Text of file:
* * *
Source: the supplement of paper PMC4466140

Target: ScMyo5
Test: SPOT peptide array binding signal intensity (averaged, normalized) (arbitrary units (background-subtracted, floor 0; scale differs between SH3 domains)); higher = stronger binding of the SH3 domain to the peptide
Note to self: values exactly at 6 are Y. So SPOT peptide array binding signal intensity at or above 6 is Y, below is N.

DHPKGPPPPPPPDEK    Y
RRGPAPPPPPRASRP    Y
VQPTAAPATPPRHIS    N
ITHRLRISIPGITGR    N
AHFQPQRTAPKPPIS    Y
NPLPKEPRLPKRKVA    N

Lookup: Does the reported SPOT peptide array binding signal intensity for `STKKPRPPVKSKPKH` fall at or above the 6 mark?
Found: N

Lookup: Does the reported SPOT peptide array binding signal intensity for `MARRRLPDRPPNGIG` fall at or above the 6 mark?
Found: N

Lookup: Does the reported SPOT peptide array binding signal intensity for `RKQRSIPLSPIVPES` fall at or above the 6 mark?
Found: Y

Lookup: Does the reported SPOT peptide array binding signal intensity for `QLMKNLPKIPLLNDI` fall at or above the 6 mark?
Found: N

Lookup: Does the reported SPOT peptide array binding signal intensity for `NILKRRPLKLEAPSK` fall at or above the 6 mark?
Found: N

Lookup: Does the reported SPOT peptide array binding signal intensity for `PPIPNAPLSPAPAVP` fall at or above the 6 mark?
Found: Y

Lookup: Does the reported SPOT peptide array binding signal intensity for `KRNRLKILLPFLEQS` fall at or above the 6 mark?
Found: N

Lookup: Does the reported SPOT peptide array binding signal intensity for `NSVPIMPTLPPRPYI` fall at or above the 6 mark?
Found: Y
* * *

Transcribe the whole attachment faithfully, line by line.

Source: the supplement of paper PMC4466140

Target: ScMyo5
Test: SPOT peptide array binding signal intensity (averaged, normalized) (arbitrary units (background-subtracted, floor 0; scale differs between SH3 domains)); higher = stronger binding of the SH3 domain to the peptide
Note to self: values exactly at 6 are Y. So SPOT peptide array binding signal intensity at or above 6 is Y, below is N.

DHPKGPPPPPPPDEK    Y
RRGPAPPPPPRASRP    Y
VQPTAAPATPPRHIS    N
ITHRLRISIPGITGR    N
AHFQPQRTAPKPPIS    Y
NPLPKEPRLPKRKVA    N

Lookup: Does the reported SPOT peptide array binding signal intensity for `STKKPRPPVKSKPKH` fall at or above the 6 mark?
Found: N

Lookup: Does the reported SPOT peptide array binding signal intensity for `MARRRLPDRPPNGIG` fall at or above the 6 mark?
Found: N

Lookup: Does the reported SPOT peptide array binding signal intensity for `RKQRSIPLSPIVPES` fall at or above the 6 mark?
Found: Y

Lookup: Does the reported SPOT peptide array binding signal intensity for `QLMKNLPKIPLLNDI` fall at or above the 6 mark?
Found: N

Lookup: Does the reported SPOT peptide array binding signal intensity for `NILKRRPLKLEAPSK` fall at or above the 6 mark?
Found: N

Lookup: Does the reported SPOT peptide array binding signal intensity for `PPIPNAPLSPAPAVP` fall at or above the 6 mark?
Found: Y

Lookup: Does the reported SPOT peptide array binding signal intensity for `KRNRLKILLPFLEQS` fall at or above the 6 mark?
Found: N

Lookup: Does the reported SPOT peptide array binding signal intensity for `NSVPIMPTLPPRPYI` fall at or above the 6 mark?
Found: Y